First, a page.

@Alexis is that “homotopy category” the same one as the one you get from the model structure defined here?

]]>Added reference to “Homotopy in the Category of Graphs” paper.

]]>In general, category-names on the nLab tend to be a bit more verbose than people would use in common writing because of a need for global uniqueness. For instance, many topos-theorists write $Top$ for the 2-category of toposes, but we can’t do that because we use Top for the category of topological spaces (which is also very common), so we use Topos instead. So while $Sgr$ is fine for individual papers where it’s clear that the context is simple graphs, I think a more clear notation like $SimpGph$ is better for the nLab; for instance, $Sgr$ could also be an abbreviation for “semigroup”.

The answer to your question is no, there is no such “usual” notation.

]]>> common is to subscript the name of the category with the class of morphisms being considered if it is necessary to disambiguate

Along these lines, we get back to the question whether there is a "usual" way to denote a full subcategory C of a presheaf topos, in situations where C is more or less defined by a first-order condition on some of the set-maps $X(f)$, $f\in mor(C)$. Meanwhile, even if there is, it seems bound to be unwieldy, resulting in something like

usualnotationforfullsubcategoryofthosepresheavesXmakingthemap<X(*|->s),X(*|->t)>

aninjectivesetmap ( Set^{twosetswithfunctions^op})

Again, for brevity I would propose

Sgr

but am fine with another notation if others like it better. ]]>

But such long notation seems clearly not acceptable to most.

Yes; at the risk of sounding too dismissive I might respond that the point of *notation* is that it’s *shorter* than the corresponding English words. (-:

Using more cryptic abbreviations seems to convey the optionality of using this category better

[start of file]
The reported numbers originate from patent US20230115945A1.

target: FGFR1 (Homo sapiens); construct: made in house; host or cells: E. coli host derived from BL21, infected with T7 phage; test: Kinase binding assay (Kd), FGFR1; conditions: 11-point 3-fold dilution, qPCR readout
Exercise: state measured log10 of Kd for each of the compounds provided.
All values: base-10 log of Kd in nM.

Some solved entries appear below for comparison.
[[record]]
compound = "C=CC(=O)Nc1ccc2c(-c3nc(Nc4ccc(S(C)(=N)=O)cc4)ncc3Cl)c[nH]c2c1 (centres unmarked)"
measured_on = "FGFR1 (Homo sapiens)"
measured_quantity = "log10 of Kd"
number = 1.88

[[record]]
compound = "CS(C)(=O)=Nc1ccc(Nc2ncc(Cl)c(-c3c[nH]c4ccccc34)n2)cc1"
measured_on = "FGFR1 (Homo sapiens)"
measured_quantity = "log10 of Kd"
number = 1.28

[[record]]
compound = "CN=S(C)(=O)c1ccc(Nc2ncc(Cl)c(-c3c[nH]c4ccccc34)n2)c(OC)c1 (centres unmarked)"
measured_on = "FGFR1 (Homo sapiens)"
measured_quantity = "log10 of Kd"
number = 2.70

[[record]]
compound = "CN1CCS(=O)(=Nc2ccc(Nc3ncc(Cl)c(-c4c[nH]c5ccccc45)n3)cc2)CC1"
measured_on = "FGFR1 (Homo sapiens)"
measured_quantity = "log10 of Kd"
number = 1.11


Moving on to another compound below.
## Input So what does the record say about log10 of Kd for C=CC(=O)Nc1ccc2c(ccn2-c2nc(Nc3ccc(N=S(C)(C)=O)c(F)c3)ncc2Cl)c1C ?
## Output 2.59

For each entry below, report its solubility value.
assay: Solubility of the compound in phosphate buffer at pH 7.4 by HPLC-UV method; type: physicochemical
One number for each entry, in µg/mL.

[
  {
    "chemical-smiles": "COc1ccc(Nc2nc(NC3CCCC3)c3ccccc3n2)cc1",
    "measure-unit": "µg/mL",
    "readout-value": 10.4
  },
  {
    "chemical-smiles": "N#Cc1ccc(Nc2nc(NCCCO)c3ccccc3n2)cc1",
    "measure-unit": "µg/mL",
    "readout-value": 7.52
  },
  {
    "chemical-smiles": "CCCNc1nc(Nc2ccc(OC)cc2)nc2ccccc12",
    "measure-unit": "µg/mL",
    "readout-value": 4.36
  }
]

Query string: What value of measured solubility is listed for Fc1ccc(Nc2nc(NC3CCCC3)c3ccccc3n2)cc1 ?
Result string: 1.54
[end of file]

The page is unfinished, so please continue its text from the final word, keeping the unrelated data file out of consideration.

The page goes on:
I don’t think I have that reaction.

It is a problem in general that if there is more than one kind of morphism between a given class of objects, then naming the category after the objects is ambiguous. Some prominent category-theorists have in the past proposed that categories should really be named after their morphisms instead of their objects, but this hasn’t caught on since in most cases the objects do determine the morphisms “canonically”. There are a few exceptions like Rel and Prof where we do name after the morphisms because the objects are also the objects of some better-known category named after them (namely Set and Cat), but arguably those are really *double* categories being named after their horizontal 1-cells, which is a different convention to discuss. More common is to subscript the name of the category with the class of morphisms being considered if it is necessary to disambiguate; thus for instance we have $T Alg_l$ and $T Alg_p$ and $T Alg_s$ for the 2-categories of $T$-algebras with lax, pseudo, and strict morphisms respectively.

Personally, in my own manuscripts, I have resorted to just use the full version of what is (more or the less) the canonical English designation, in sans serif characters.This way one does not have to make such arbitrary and notational decisions, and modern technology makes this a viable option, in particular since it helps in not having to type the long version in order to produce it. (Yes, of course, one needs to have an idiosyncratic macro stored both in one’s own and in computer-memory, but this way one can spare others the abbreviation.). E.g. I always write $\mathsf{Quivers}$ instead of Quiv, and $\mathsf{AbelianGroups}$ instead of AbGrp or the like, both triggered by idiosyncratic macros. But such long notation seems clearly not acceptable to most. *Then* the question arises how to abbreviate. My suggestion was to apply the “functor” of “drop all the vowels and the plural-s” (and incidentally made the mistake of also dropping the “l”). To cut a long story short: